DAILY THEOSOPHY QUOTES
Wednesday 17th July 2013
“Concentration, or the use of the attention in the direction of anything that we wish to do, consistently and persistently, has long been recognized as the most effective means of arriving at the full expression of our powers and energies. The ancients called the power to focus the attention upon a subject or object for as long a time as is required, to the exclusion of every other thought and feeling, “one-pointedness.” Concentration is difficult to obtain among us as a people, because the key-note of our civilization is, in fact, distraction rather than concentration. Constantly and in every direction we are having presented to our minds objects and subjects – one thing after another to take our attention and then to pull it off from what we are putting it on. So, our minds have acquired the tendency to jump from one thing to another; to fly to a pleasant idea or to an unpleasant idea, to remain passive. Remaining passive is normally sleep; abnormally, its tendency is towards insanity. That we have become habituated to these distractions and are not able to place our minds on any given thing for any length of time may be easily proved by anyone. If he will sit down and try to think of one single thing, one single object or subject, for only five minutes, he will find even in a very few seconds, perhaps, that he has wandered miles away mentally from the thing he intended to place his mind upon.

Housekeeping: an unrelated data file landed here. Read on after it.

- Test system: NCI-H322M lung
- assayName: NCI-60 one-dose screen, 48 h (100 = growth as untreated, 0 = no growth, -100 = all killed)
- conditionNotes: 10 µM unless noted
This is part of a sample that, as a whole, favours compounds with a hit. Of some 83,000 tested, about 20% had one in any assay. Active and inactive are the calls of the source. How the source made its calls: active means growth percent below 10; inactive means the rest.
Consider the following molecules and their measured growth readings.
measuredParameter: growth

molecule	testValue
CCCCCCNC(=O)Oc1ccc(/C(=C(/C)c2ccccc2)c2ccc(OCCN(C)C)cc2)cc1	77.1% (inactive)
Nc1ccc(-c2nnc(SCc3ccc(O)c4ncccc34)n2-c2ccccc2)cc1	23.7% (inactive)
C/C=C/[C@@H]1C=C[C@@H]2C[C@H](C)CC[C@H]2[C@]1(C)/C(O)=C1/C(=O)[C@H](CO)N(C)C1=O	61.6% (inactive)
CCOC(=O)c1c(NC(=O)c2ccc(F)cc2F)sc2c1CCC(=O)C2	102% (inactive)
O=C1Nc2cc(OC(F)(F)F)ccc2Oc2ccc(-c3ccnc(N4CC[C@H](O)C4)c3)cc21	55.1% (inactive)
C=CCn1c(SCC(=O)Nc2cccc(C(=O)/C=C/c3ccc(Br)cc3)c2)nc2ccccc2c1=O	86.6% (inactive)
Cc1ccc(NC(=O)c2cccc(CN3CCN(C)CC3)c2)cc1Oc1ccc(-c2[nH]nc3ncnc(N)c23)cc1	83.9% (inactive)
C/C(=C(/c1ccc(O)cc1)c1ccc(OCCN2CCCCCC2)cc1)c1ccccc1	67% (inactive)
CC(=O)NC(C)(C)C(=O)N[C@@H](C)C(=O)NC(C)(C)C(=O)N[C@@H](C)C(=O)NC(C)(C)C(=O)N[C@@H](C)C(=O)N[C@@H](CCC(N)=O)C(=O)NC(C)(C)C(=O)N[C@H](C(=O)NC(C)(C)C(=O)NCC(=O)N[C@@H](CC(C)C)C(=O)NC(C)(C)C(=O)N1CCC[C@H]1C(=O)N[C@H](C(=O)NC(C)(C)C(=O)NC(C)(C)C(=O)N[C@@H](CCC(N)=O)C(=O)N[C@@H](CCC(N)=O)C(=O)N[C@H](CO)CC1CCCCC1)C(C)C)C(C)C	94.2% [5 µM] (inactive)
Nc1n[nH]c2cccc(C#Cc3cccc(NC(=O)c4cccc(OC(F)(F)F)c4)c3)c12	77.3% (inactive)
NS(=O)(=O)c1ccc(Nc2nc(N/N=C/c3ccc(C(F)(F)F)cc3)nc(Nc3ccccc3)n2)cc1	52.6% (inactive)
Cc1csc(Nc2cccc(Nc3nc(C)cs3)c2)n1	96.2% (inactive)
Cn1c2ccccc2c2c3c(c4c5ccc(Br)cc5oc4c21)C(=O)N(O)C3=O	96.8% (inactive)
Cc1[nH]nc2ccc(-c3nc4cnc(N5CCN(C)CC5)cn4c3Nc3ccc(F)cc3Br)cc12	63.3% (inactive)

“We have first to understand what man is, his real nature, what the cause of his present condition, before we can arrive at any pure and true concentration, before we can use the higher mind and the powers that flow from it. For the powers that we use in the body are transmitted powers, drawn, indeed, from our inner spiritual nature, but so disturbed and limited that they are not powerful. We need to know about our minds, and we need to control our minds – that is, the lower mind, occupied with personal and physical things, known in Theosophical phraseology, as Lower Manas. It is this “internal organ,” the thinking principle, which the ancients said is the great producer of illusion – the great distracter of concentration. For there is no possibility of obtaining real concentration until the possessor of the mind can place it where he will, when he will, and for as long a time as he pleases.”
— Robert Crosbie, The Friendly Philosopher, p.290-291
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